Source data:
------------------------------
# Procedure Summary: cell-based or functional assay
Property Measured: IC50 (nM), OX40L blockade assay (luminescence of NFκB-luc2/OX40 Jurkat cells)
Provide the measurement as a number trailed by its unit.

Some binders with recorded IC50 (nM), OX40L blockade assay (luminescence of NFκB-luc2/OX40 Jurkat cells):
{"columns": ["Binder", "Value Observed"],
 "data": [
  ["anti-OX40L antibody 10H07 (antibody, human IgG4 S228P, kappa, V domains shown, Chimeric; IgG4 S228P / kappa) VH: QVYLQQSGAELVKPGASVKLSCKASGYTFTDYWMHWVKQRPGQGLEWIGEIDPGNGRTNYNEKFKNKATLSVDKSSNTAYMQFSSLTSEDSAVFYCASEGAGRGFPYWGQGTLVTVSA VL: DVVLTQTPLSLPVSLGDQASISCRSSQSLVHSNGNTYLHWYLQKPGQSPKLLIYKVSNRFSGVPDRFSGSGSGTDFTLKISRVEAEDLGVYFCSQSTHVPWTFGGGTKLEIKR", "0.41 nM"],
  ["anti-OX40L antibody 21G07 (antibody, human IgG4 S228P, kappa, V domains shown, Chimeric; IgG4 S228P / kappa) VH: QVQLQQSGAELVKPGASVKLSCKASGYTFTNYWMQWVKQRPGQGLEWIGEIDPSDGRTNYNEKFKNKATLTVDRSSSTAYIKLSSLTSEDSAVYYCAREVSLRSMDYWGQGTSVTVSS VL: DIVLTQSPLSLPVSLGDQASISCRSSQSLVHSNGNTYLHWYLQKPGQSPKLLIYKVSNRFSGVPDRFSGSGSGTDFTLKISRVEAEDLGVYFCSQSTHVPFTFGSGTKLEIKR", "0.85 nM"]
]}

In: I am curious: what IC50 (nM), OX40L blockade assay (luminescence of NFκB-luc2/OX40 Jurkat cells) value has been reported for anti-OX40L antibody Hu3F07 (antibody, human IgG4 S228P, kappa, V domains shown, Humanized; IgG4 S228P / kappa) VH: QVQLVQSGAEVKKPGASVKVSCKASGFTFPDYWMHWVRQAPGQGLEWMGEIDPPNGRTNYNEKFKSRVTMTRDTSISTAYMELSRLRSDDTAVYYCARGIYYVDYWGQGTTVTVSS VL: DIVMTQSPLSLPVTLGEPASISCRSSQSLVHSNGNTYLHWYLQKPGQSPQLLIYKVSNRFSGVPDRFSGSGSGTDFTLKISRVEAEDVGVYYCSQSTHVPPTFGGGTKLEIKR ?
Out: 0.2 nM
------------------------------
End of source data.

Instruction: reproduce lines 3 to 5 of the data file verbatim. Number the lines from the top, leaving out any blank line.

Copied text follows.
Provide the measurement as a number trailed by its unit.

Some binders with recorded IC50 (nM), OX40L blockade assay (luminescence of NFκB-luc2/OX40 Jurkat cells):
{"columns": ["Binder", "Value Observed"],